Seattle's Child

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13 Ways to Toddler-Proof Your Home


Keeping-up with active and curious toddlers isn't easy. To help parents, the Home Safety Council – a national nonprofit dedicated to preventing home injuries – recommends taking a second look at home safety as soon as babies show the first signs of movement.

The Home Safety Council offers the following 13 tips to keep little explorers safe throughout the home.

Nursery Safety Tips

  • Keep cribs and other furniture away from windows. Have window guards or window stops on upper windows. Make sure an adult can open the window fast in case of a fire.

  • Secure tall pieces of furniture by anchoring them to the wall stud so they don't tip over if your child tries to climb on them.

  • Use safety gates at the nursery door and at the tops and bottoms of stairs. For the tops of the stairs, gates that screw to the wall are more secure than "pressure gates."

  • Window blind cords should not have a loop. Cut any loop in two pieces and place them up high where children cannot reach them.

  • Pick up small items like buttons, coins, jewelry and small toys. If something is small enough to fit in a toilet paper tube, it is not safe for little children.

  • Make sure a smoke alarm is inside or near every bedroom. Test each smoke alarm every month. Push the test button until you hear a loud noise. Put new batteries in your smoke alarms at least one time each year.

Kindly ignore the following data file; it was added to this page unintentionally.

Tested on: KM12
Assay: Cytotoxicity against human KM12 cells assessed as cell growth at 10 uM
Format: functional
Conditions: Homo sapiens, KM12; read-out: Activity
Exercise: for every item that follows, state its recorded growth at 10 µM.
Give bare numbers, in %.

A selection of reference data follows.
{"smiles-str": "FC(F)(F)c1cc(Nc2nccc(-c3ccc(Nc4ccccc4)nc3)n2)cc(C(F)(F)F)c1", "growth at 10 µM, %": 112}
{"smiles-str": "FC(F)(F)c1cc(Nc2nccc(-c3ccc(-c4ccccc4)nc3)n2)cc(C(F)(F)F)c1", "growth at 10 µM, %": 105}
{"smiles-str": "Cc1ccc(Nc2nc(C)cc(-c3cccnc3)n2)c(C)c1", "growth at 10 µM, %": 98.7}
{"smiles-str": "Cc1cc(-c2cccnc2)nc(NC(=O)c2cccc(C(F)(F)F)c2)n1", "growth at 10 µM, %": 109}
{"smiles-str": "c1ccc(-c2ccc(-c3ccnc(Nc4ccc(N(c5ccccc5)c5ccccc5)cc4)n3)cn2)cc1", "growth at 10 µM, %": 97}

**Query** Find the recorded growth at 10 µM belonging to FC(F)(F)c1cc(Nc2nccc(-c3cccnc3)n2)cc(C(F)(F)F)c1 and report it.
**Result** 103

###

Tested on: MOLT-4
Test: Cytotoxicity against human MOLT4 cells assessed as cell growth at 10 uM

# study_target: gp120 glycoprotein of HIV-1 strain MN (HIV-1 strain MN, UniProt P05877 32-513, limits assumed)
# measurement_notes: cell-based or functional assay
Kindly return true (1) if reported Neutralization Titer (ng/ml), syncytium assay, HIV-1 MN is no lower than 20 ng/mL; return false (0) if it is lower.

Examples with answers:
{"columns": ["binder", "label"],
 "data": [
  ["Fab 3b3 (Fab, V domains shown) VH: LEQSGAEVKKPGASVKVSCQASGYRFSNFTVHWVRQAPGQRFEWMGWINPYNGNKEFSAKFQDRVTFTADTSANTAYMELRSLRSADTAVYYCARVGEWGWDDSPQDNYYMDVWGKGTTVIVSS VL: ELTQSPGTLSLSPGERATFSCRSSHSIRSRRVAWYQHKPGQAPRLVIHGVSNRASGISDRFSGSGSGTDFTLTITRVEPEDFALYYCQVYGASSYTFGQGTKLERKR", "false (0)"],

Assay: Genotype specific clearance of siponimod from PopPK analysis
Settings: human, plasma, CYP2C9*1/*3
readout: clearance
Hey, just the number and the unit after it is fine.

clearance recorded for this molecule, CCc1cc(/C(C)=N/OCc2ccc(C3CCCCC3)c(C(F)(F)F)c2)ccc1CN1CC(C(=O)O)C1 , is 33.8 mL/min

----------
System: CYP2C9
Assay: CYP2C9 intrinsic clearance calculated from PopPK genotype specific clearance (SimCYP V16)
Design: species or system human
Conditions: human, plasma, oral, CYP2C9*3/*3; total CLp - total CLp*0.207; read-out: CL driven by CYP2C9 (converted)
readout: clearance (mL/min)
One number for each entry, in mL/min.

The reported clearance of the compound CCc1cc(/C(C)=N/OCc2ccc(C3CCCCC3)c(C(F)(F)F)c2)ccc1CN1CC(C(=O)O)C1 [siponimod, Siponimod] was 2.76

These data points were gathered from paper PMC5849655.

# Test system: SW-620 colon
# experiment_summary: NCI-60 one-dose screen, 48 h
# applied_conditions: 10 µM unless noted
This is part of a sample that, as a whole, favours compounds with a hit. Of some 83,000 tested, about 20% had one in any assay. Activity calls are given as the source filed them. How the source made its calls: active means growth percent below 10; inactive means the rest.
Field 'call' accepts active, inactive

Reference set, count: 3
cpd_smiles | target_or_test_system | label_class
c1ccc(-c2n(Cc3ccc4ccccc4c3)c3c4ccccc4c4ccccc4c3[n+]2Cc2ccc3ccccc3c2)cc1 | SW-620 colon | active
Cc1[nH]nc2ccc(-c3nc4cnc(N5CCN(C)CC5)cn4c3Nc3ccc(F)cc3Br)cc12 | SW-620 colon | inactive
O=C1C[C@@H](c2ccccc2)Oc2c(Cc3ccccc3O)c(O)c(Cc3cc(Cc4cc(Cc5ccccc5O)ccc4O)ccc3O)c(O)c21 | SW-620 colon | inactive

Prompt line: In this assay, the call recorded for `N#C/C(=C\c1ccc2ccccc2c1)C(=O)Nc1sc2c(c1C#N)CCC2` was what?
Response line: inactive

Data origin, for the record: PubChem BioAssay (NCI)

Bathroom Safety Tips:

  • Set your water heater at 120 degrees or just below the medium setting.

  • Make sure the electrical outlet has a ground fault circuit interrupter (GFCI). Test it monthly.

  • Always stay close enough to touch your child when he or she is in or near the bathtub or near the toilet.

  • Install special tub spouts and shower heads that prevent hot water burns. They will sense if the water gets hot enough to cause a burn and shut off the flow of water.

  • Keep the bathroom door closed. Use an outside lock or door knob cover to keep young children out of the bathroom when you are not with them.

  • Keep toilet lids shut and use toilet seat locks.

  • Know the things in your bathroom that are poisons. Look for the words "Caution," "Warning," "Danger" or "Keep Out of Reach of Children" on the box or bottle. Store all dangerous products, including medicines, cosmetics (make-up) and cleaning supplies in a locked cabinet.

The council is working to raise awareness of toddler home injuries after a recent national research poll found that while many parents of toddlers ages 2 to 4 have taken some steps to childproof their home, most have neglected to take key steps to prevent accidents.

  • Less than 1 in 4 have purchased and installed toilet seat latches in at least one bathroom to prevent drowning.

  • Less than half have cut window blind cords into two pieces and placed them high and out of reach of children to prevent choking.

  • Fifty percent have installed safety gates at the top and bottom of stairways to prevent falls.

  • Eighty-three percent have left their toddler unattended at home, for just a few moments or even longer.

For more tips, visit the Home Safety Council's new interactive Web site,

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